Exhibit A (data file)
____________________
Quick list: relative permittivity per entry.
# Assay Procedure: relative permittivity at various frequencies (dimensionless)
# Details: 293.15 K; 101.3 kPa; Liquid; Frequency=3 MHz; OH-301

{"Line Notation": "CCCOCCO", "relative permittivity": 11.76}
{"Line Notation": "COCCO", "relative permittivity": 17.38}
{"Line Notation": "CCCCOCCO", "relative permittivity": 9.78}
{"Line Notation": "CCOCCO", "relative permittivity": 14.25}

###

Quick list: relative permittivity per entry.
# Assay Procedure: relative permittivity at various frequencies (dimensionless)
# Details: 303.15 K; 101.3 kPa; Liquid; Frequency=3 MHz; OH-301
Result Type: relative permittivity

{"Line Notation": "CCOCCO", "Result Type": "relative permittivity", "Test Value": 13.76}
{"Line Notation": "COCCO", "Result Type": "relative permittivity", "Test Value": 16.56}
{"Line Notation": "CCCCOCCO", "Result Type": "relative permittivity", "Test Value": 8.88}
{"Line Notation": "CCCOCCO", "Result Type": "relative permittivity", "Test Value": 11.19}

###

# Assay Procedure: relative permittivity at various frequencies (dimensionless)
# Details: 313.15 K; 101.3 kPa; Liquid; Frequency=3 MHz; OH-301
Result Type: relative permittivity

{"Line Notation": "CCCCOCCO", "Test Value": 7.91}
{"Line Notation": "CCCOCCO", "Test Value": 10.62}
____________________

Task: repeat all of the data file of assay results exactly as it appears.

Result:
Quick list: relative permittivity per entry.
# Assay Procedure: relative permittivity at various frequencies (dimensionless)
# Details: 293.15 K; 101.3 kPa; Liquid; Frequency=3 MHz; OH-301

{"Line Notation": "CCCOCCO", "relative permittivity": 11.76}
{"Line Notation": "COCCO", "relative permittivity": 17.38}
{"Line Notation": "CCCCOCCO", "relative permittivity": 9.78}
{"Line Notation": "CCOCCO", "relative permittivity": 14.25}

###

Quick list: relative permittivity per entry.
# Assay Procedure: relative permittivity at various frequencies (dimensionless)
# Details: 303.15 K; 101.3 kPa; Liquid; Frequency=3 MHz; OH-301
Result Type: relative permittivity

{"Line Notation": "CCOCCO", "Result Type": "relative permittivity", "Test Value": 13.76}
{"Line Notation": "COCCO", "Result Type": "relative permittivity", "Test Value": 16.56}
{"Line Notation": "CCCCOCCO", "Result Type": "relative permittivity", "Test Value": 8.88}
{"Line Notation": "CCCOCCO", "Result Type": "relative permittivity", "Test Value": 11.19}

###

# Assay Procedure: relative permittivity at various frequencies (dimensionless)
# Details: 313.15 K; 101.3 kPa; Liquid; Frequency=3 MHz; OH-301
Result Type: relative permittivity

{"Line Notation": "CCCCOCCO", "Test Value": 7.91}
{"Line Notation": "CCCOCCO", "Test Value": 10.62}